Re: [xmca] Writing systems

From: Mike Cole (
Date: Tue Jan 02 2007 - 17:50:13 PST

Never mind off topic. We are always shifting topics. And I would be happy to
respond usefully to your query if I knew how!! The problem is that I do not
what you wrote! I am GUESSING that what you are talking about has to do with
origins and
change. ("the mathematics one does is both circumscribed and supported by
the math one is
doing" coupled with expertise-- which I think of as a developmental
process). But I cannot get
from that to authoring a novel. And I am not even sure what the math example
is about. Can you

I am not sure, either, what David is after. My suggestions were intended to
focus on the origins
or graphic representations of ....... things.... ideas...... language (all
big issues in the history of writing).I picked my
suggestions for David thinking that what he was interested in the origins of
scripts of various kinds. Others have gone
to goody and watt on the consequences of writing, ong, etc. Havelock is an
interesting "half way" point because he makes
a big deal of the special properties of the alphabet and hits on Chinese
ideographic writing.

Perhaps you can expand? (And be ready for someone to comment on the article
of the month-for-discussion, although who knows!!)

On 1/2/07, Ed Wall <> wrote:
> Mike and all
> This is not quite on the topic (and, thus, I have held back a
> bit), but given the amount of expertise that people are bringin I ask
> a question I have asked elsewhere (I apologize for how it is phrased,
> but something like this was appropriate in that particular community):
> > I had a question and wonder if you might point me in a useful
> >direction(s). The situation is such: It has been argued of late that
> >the work mathematicians do - proof and the such - proceeds within the
> >mathematics being created. That is, without going into a lot of
> >detail, the mathematics one does is both circumscribed and supported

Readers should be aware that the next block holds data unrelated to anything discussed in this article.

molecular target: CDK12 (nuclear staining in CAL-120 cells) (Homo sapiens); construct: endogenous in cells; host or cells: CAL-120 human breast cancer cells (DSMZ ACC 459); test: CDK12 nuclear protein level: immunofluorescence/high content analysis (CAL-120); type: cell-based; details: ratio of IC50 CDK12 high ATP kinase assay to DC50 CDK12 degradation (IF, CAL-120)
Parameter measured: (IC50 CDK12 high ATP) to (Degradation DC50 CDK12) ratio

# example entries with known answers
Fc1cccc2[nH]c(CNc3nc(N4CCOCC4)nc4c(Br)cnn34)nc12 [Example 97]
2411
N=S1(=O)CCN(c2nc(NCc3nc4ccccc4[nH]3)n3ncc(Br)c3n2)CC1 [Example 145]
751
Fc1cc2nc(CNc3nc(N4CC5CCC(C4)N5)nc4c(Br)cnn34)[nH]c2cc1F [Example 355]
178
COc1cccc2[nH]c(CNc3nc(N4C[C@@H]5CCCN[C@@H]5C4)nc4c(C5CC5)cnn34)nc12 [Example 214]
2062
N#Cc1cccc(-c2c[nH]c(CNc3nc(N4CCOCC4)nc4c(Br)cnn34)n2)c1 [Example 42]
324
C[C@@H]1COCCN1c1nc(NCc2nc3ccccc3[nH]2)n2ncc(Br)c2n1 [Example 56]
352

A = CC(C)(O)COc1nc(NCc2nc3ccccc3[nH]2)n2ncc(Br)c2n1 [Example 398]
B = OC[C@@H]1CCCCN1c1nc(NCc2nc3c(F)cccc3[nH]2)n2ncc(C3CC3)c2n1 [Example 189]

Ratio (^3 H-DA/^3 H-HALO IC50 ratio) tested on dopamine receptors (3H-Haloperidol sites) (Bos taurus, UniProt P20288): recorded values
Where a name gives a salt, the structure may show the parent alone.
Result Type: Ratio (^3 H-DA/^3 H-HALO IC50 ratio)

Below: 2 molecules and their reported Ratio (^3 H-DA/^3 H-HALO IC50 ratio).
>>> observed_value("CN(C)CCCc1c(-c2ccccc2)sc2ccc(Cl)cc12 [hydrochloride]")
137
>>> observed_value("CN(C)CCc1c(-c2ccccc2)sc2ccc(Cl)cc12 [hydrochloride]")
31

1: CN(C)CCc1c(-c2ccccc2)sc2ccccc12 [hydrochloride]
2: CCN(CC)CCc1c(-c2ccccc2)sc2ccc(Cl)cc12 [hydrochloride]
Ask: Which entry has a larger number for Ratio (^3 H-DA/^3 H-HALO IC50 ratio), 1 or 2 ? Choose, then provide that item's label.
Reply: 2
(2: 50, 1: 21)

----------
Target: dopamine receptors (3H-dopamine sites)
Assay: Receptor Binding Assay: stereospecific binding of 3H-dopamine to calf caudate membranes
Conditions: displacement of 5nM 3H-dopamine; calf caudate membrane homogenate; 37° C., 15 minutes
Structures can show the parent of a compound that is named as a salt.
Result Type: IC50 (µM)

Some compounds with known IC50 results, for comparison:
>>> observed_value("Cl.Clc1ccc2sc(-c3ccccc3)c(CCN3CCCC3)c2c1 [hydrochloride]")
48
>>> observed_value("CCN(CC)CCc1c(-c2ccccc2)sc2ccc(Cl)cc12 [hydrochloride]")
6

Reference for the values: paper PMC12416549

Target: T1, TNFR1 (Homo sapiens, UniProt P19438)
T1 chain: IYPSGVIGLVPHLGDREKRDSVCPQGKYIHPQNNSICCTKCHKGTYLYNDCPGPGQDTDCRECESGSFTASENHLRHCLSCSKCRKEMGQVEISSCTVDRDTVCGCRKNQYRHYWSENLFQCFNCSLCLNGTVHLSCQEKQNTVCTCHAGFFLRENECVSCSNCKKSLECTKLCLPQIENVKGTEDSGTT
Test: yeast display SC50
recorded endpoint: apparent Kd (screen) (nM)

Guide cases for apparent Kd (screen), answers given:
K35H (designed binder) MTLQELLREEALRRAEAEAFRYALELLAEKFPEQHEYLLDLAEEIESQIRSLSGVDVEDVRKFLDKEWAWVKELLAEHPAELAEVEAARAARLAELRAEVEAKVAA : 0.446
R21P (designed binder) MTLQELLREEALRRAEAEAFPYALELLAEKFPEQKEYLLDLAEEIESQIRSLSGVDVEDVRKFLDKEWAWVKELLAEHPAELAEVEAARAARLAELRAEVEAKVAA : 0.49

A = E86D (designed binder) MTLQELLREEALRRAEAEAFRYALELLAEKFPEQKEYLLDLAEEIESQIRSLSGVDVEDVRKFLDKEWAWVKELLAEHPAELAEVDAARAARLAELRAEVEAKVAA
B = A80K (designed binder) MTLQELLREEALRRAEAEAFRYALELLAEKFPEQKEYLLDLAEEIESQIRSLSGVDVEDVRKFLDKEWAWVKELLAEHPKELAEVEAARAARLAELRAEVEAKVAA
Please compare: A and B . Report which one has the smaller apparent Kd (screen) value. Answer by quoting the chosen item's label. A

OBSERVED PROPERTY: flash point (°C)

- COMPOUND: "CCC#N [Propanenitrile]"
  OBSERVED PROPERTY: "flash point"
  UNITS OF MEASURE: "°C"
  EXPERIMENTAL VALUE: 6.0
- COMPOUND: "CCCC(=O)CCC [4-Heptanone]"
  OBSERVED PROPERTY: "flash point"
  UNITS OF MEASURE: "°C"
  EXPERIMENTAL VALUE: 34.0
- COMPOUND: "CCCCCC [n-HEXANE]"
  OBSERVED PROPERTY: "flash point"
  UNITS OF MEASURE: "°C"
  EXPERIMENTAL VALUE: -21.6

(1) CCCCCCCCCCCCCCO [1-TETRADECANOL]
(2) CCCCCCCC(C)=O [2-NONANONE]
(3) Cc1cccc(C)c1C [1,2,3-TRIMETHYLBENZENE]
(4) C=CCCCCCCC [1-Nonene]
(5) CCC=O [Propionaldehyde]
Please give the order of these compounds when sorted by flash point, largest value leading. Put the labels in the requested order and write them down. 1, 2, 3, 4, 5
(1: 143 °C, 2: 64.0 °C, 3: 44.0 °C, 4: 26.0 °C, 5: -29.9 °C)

> >by the mathematics one is doing. This is not exactly a matter of
> >prior knowledge or the hermeneutic circle per se although it might
> >have something to do with being an 'expert.'
> > The reason why I am asking is that, the other day in a somewhat
> >philosophic discussion around a novel, a participant noted that some
> >authors describe the authoring process as open-ended in the sense
> >that what finally takes place may differ from what was originally
> >intended. That is, in a certain sense, the writing writes itself. As
> >this sounded somewhat parallel to the phenomenon I mentioned in
> >mathematics, I was wondering if you knew of someone(s) who makes
> >remarks about a similar phenomenon re writing.
> Ed Wall
> >Hi David--
> >
> >There is a LOT of material on the topic of writing systems.
> >Two interesting places to start are:
> >
> >D. Schmandt-Besserat, Before Writing:. U of Texas Press. 1992 (two
> volumes)
> >
> >R. Harris. The origin of writing. Open Court. 1986.
> >
> >David Olson has written extensively on this topic, primarily from
> secondary
> >sources.
> >
> >I am unsure of best sources that delve into origins of writing in China
> >which were more or less co-incident with
> >events in Euphrates area.
> >mike
> >_______________________________________________
> >xmca mailing list
> >
> >
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